The Department of Defense (DoD) released a revised Tuition Assistance Memorandum of Understanding (TA MOU) today, which includes input from universities and reflects many of the president’s Principles of Excellence.
DoD will implement the policy March 1, 2013, requiring an institution to have a signed DoD MOU in order to be eligible to participate in the TA Program. After March 1, 2013, schools without a signed DoD MOU will not be able to enroll service members under the TA program until they have signed the MOU. Institutions with a currently signed DoD MOU can compare both versions and select to retain the original DoD MOU or sign the revised DoD MOU.
The current version of the MOU provides information, support, and increased protections to services members; strengthens oversight, enforcement and accountability; and provides guidelines for educational institutions receiving military TA funding. The MOU ensures all service members participating in off-duty, postsecondary education programs receive quality education programs uniformly via the classroom or distance learning, on or off military installations.
During fiscal 2011, approximately 549,000 service members participated in voluntary education programs, which included tuition assistance, adult-based education, and counseling. More than 325,000 service members were enrolled in postsecondary courses earning almost 45,000 college degrees and approximately 530 certifications and licenses. DOD’s voluntary education program consists of 245 education sites worldwide, including Afghanistan.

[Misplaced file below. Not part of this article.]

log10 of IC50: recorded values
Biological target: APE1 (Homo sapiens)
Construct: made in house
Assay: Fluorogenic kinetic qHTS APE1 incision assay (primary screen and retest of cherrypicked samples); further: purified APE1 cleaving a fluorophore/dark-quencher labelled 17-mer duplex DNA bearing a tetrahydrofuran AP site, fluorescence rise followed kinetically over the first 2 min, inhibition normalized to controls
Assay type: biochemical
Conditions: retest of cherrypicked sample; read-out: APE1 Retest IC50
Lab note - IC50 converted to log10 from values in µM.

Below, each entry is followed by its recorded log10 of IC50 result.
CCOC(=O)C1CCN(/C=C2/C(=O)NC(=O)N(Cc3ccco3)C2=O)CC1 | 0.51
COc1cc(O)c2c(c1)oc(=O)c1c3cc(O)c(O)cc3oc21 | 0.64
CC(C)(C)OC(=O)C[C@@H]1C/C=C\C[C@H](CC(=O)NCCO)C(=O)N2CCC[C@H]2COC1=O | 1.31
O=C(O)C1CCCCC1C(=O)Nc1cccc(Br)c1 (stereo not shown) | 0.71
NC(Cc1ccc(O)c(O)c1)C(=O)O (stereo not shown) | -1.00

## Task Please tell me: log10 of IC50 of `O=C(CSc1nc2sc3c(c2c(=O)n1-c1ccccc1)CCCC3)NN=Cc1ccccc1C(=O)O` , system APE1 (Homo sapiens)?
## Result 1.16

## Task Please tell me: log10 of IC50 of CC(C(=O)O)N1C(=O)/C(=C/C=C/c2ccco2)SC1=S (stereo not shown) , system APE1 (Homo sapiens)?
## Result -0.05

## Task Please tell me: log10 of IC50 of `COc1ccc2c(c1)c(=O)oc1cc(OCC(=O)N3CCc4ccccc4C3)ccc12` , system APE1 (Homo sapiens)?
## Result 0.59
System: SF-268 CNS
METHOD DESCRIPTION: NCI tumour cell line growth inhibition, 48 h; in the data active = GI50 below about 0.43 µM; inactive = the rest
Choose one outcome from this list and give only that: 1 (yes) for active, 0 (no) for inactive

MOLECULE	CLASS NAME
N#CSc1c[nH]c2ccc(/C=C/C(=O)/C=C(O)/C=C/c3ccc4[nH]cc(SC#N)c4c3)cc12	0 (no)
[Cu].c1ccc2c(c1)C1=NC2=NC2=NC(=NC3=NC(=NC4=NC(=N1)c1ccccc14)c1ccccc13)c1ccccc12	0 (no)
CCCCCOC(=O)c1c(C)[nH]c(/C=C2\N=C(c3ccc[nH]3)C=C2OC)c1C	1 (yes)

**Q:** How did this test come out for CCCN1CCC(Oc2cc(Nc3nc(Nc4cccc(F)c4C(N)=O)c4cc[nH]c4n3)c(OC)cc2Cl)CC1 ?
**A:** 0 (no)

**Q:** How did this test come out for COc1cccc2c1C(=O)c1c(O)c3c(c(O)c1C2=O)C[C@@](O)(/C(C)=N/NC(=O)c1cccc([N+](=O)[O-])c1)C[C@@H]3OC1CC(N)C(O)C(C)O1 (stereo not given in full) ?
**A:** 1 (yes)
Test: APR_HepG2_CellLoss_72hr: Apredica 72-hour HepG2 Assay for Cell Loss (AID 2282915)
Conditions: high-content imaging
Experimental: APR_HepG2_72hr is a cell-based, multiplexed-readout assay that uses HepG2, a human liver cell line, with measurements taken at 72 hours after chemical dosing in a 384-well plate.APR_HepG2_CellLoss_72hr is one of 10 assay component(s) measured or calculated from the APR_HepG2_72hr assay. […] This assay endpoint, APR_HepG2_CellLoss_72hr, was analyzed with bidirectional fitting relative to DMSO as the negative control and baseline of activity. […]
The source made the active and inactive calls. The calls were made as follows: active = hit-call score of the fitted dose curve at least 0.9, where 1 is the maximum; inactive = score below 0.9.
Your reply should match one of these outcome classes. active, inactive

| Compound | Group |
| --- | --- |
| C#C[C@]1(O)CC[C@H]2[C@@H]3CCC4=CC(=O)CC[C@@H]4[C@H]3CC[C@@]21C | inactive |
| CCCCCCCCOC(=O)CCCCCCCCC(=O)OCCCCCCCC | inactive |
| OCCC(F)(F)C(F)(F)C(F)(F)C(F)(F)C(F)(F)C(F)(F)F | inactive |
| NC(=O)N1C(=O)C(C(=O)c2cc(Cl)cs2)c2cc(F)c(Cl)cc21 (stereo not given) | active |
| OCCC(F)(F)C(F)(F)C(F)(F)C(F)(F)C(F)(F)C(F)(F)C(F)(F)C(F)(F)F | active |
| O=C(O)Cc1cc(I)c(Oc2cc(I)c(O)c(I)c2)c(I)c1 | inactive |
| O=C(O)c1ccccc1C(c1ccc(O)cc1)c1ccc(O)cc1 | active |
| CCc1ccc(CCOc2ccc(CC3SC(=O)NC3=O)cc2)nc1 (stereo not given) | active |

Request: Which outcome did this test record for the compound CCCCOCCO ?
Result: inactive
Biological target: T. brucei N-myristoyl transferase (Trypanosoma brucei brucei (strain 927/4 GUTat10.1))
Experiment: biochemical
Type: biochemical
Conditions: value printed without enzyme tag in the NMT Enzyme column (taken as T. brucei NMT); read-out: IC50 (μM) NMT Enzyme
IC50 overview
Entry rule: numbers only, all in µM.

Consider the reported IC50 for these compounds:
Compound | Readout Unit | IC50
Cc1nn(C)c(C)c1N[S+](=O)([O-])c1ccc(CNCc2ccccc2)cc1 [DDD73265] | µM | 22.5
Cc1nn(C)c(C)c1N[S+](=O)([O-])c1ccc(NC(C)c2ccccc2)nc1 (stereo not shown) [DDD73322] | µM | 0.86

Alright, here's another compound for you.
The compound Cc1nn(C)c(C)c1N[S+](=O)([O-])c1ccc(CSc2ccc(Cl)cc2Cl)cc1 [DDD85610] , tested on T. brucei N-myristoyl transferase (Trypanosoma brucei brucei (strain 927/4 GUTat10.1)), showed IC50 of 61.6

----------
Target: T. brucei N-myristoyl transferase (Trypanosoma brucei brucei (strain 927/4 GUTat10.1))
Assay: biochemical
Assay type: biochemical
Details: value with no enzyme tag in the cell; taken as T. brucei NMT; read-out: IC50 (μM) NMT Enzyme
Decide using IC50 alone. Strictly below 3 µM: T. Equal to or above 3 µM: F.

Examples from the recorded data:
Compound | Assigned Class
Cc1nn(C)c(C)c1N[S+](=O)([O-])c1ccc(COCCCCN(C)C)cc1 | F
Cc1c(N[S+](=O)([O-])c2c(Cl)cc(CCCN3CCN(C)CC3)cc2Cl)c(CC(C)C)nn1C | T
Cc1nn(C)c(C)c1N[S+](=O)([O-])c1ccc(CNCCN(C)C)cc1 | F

To view the MOU, go tohttp://www.dodmou.com .
What one word sums up your feelings about your father coming home from war?
Chelsea Riley picked up a marker pen to answer the question, but she couldn’t stop at a single word. A small essay poured out, describing how she missed Capt. Ian Riley during the holidays even as she looked forward to his return by Christmas. To read entire article, please click here.
COLUMBIA, S.C. — When a knee injury left him on disability and reliant on pain medication, Army veteran Clarence Johnson hit a wall. Out of his prescription drugs, the New York City native was arrested during a visit to South Carolina last year after buying narcotics on the street.
Johnson was facing up to two years in jail.
But under a new program for veterans facing some nonviolent crimes, Johnson was able to stay out of jail — and get off drugs, he hopes, for good.
Because of his military service — four years each in the Army and National Guard — Johnson, 55, was eligible for something called a veterans treatment court. They are set up like drug courts, which offer people facing nonviolent drug offenses a chance to stay out of jail as long as they comply with court-ordered attendance at rehab and meetings. The veterans courts give people with military service ways to get and stay connected with resources available through the Veterans Administration, like addiction treatment and counseling. To read entire article, please click here.